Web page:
Could warehouse automation add jobs?

Dec. 11, 2020
Automation is here to stay. This is a good thing.

By Christine Feuell, Chief Marketing Officer of Honeywell Intelligrated

Automation has been a major buzz word in supply chains for many years, but the COVID-19 pandemic has ushered in a heightened need for stronger supply chains and automated systems, particularly in warehouses, distribution-and-fulfilment centers, and customer-service roles. Amid the pandemic, supply chain issues like empty shelves and shipping delays could be lessened by greater adoption of warehouse automation. 

And while there are fears that robots will replace jobs, automation has the potential to create new and different jobs and career growth for employees. In fact, two in three companies see opportunities for automation to create new and different jobs within distribution centers and warehouses in customer service, technical support, maintenance and operations management, according to a recent Honeywell survey. Plus, eight in 10 companies see opportunities for automation to create new jobs in maintenance roles. 

Let’s explore why… 

Filling the labor shortage 

In the growing supply chain industry, labor demand outpaces the labor pool by a six-to-one ratio. This labor gap could leave as many as 2.4 million positions unfilled between 2018 and 2028, according to a report by Deloitte and The Manufacturing Institute. The gap can be attributed both to existing workers retiring out of jobs and the accelerated growth of the e-commerce industry. 

As the Baby Boomer generation closes in on retirement, younger generations often lack the skills or desire to fill vacated roles. Despite the shrinking skilled-labor pool, however, there is no corresponding reduction in demand, especially in the growing e-commerce industry. The COVID-19 pandemic has only accelerated growth, with e-commerce sales expected to reach nearly $800 billion this year, an increase of 32.4% from 2019.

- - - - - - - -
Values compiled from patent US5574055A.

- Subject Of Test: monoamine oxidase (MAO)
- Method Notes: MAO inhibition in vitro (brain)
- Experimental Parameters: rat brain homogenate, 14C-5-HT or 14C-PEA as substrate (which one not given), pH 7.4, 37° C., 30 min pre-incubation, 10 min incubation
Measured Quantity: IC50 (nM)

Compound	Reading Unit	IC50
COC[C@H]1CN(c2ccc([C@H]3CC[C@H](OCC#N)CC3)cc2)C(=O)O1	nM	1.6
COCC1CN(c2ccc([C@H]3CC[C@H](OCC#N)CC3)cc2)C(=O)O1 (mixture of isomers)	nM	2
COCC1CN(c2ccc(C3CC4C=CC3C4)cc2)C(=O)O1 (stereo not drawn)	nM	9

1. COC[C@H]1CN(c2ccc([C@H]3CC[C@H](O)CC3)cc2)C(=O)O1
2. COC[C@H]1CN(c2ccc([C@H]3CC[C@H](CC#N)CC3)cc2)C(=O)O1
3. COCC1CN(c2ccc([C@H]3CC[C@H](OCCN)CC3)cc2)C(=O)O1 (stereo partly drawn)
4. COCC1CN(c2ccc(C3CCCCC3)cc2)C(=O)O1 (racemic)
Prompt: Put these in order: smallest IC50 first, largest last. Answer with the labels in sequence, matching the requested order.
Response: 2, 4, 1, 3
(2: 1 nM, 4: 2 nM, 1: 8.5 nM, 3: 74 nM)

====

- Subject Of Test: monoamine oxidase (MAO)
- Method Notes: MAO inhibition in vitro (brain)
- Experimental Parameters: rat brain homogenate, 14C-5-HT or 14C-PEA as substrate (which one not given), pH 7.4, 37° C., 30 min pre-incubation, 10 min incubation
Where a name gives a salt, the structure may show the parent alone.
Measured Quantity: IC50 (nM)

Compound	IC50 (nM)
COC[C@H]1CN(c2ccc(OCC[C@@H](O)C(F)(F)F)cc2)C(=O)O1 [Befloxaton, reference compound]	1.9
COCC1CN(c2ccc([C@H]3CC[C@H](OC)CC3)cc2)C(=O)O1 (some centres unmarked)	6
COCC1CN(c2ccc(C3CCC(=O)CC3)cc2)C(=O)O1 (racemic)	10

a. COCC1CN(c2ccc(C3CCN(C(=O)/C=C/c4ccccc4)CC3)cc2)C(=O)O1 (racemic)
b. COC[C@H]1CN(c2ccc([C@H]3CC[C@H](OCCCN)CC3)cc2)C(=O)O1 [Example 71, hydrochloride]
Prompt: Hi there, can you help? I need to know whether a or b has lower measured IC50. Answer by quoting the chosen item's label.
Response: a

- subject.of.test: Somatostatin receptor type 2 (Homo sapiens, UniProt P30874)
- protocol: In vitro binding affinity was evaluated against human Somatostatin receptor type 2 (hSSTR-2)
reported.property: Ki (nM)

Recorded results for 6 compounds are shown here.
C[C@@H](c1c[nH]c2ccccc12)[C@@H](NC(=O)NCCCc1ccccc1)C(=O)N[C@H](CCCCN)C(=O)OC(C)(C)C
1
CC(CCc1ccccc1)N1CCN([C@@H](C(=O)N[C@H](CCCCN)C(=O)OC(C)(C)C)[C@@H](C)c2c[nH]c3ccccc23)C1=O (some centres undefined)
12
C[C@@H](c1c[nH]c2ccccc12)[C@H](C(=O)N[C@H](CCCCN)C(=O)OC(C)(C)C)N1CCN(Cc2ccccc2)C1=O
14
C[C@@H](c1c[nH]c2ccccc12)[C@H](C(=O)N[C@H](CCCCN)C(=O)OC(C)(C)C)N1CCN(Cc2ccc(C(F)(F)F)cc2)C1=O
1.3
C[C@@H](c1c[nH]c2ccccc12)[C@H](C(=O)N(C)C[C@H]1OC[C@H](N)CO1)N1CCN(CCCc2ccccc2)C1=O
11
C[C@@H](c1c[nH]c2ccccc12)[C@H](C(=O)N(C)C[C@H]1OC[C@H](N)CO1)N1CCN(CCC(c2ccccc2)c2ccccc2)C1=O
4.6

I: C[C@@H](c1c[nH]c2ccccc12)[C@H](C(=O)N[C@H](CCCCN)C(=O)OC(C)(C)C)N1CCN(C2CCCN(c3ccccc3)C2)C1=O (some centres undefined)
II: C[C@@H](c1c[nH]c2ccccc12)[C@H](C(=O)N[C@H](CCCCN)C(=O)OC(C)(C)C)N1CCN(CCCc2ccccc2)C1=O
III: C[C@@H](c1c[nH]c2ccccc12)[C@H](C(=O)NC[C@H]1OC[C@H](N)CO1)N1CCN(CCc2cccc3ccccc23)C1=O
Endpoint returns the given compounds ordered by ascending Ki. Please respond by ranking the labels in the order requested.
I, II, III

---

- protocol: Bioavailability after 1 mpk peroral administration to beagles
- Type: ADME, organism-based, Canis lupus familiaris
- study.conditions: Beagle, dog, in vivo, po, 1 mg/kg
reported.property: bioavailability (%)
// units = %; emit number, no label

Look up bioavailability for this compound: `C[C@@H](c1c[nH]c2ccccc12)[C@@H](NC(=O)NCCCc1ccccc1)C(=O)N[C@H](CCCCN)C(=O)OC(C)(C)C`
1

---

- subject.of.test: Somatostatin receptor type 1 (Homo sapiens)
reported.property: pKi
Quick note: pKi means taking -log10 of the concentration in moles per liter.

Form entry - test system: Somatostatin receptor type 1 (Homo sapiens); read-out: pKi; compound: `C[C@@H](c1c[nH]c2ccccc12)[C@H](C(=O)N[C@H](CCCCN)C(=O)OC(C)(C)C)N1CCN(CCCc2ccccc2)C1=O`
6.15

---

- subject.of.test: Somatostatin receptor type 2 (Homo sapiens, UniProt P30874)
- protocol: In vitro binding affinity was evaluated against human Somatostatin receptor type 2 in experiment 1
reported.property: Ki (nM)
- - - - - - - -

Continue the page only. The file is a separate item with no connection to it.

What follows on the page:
The skills gap results in workers taking on more than they can handle, forcing them to take on monotonous duties and limiting their job growth and career development. Automation can not only help fill this gap but can create opportunity for safer and more skilled work. 

Making jobs safer 

Automation software and decision-intelligence tools have the potential to make warehouses safer for all employees by consistently monitoring for issues and quickly alerting managers whenever an issue is detected.  

Warehouse employees are often tasked with dangerous and physically demanding jobs. For example, unloading packages in distribution centers is both labor-intensive and injury-prone work. Plus, distribution-center workers tasked with unloading are sometimes subjected to extreme temperatures. However, automated systems can take over these undesirable duties, allowing workers to remove themselves from dangerous situations and take on more fulfilling work, improving both employee satisfaction and turnover rates. 

Expanding worker skillsets

With automation taking over mundane, time-consuming, and even dangerous tasks, warehouse employees are able to focus their time on more skilled duties, such as the strategy, maintenance, and oversight of these technologies. Automated systems require frequent maintenance and care, because poor maintenance can lead to major meltdowns in operations and costly downtime. As such, humans are needed to monitor and evaluate disruptions before aligning on a solution. 

Let’s face it: automation is here to stay. More than half of companies are more willing to invest in automation now as a result of the pandemic, survey data shows. Now is the time for companies and their employees to work together to embrace automation and the benefits it can bring in terms of supplementing and enhancing human jobs in our supply chain.